What if there was a better way? I understand things like credit cards, you need those and you can't do anything about that. But what about having some sort of "Universal Membership Card" that can serve as all of your non-critical non-identification cards... you know, your library card, your AAA card, your Costco card, everything. You could have this UMC that had your name on it, and some generic UMC number. Then ANY company who wants to use it as their form of id card, can use it. Give it a barcode, magnetic stripe, the works... anything anyone could possibly want. The good thing for the user is that you can have the same membership number for a whole bunch of different things. The good thing for the companies who use it... they save money by not needing their own cards, all they have to do is link into this card that everyone has already! It's perfect!

Suddenly your 25 cards or so, drop down to maybe 5 or so (Your UMC, but along with that you still need your credit cards, official identification, etc. But not every Joe-membership-person who wants to give you a card.)

Hello world! I hereby place this idea in the public domain... someone run with it! But don't profit off my idea or I'll sue your pants off! Muahahahah!

Wednesday, August 03, 2005

The Lame List - 8/3/2005

In deference to Almost Live, that classic Seattle television comedy institution of years gone by, I present a new recurring segment in the Universe of Synergy: The Lame List... or, "What's Weak This Week."

* TV end-of-season cliffhangers that make you wait 3 months to find out how it ends
* Professional darts
* Decks of playing cards that don't come with jokers, or just have one
* Kathy Griffin
* Styrofoam packing peanuts
* HTML code written with FrontPage
* Split infinitives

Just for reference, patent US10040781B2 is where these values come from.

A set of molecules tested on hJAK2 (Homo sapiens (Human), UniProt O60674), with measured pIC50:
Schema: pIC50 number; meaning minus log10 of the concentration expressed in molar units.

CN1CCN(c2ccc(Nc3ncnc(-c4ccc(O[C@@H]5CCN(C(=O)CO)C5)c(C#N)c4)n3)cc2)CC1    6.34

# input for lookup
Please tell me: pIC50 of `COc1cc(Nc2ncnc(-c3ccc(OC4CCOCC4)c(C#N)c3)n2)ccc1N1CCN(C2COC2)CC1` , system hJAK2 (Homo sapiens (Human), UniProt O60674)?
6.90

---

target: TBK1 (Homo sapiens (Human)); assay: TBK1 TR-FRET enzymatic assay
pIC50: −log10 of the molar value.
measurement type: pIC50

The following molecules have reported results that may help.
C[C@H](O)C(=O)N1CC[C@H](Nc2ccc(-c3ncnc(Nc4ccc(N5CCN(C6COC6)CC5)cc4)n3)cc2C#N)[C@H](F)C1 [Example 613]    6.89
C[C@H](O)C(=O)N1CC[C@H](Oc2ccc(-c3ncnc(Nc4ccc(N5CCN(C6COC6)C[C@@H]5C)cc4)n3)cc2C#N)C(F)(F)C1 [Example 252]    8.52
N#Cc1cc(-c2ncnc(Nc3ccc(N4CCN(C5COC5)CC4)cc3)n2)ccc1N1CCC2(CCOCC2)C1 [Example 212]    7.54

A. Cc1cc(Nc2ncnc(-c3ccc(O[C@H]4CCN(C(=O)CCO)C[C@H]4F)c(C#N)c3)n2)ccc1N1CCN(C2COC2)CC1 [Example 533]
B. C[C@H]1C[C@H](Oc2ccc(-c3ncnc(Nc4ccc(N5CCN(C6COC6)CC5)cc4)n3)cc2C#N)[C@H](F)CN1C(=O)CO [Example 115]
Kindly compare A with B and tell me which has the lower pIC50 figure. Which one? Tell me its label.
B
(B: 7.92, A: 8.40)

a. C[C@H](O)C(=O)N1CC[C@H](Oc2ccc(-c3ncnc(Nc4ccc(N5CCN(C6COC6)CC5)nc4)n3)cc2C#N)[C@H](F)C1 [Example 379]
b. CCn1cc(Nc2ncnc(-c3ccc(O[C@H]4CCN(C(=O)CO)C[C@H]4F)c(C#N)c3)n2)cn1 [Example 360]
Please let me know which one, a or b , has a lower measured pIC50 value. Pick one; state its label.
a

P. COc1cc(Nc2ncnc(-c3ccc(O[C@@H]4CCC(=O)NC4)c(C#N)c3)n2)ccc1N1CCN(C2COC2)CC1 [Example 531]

* Credit card offers that come in unmarked, non-descript envelopes
* European date formats (dd/mm/yyyy)
* Time zones
* Phone books (printed)
* Dial-up internet access
* Pennies

If you have a suggestion for The Lame List... the comment button is below. :)

Monday, August 01, 2005

Just when you think you've seen everything...

Just when you think you've seen everything there is to see on television, you flip past FSN and what do you see? The 2005 World Series of... Darts. Yes, you heard right... darts.

Now, I shouldn't be surprised, considering I've seen everything from Scrabble tournaments, to, well, the X-Games on ESPN... and anyone who knows me knows I can't watch enough curling on TV during the winter months (thank goodness for Canadian television, eh?). But seriously, I don't think I've seen anything quite as odd and disturbing as watching tournament darts. First, it obviously is being taped in a bar somewhere in Vegas. But nothing upscale about anything, looks pretty plain and ordinary. The people are sitting at long tables, and it's not like typical sports where everyone's glued to the action... in fact, most of the people here look like they couldn't care less about it. People continue on with their conversations... the bouncer obviously removed those officials from the golf course with their big "QUIET PLEASE!" signs. "Please, talk amongst yourselves."

But I think the most disturbing part is the announcer. First, he's standing not more than 2 feet directly to the side of the dart board. And I ain't talking about any of those plastic-tipped 'el cheapo' darts... we're talking sharp, pointy, pierce-your-skull type metal darts. Good thing these guys are the best darts players in the world, otherwise I might be a bit worried. Second, his voice sounds like that voiceover guy you hear on the commercials for the monster truck rallies at the Tacoma Dome (of course, where else?)... "SUNDAY! SUNDAY! SUNDAY!"... but with a British accent. Go ahead and try to talk like that right now... I'll wait... ...

... done yet? Good... yeah... that's what it sounds like. Very creepy.

OK, now that I've been watching this for way too long, I'll go ahead and find something else on. Let's see... The Sixth Sense? Naww. Fear Factor? I think not. West Wing reruns on Bravo? Who can beat that!? Anything's gotta beat darts.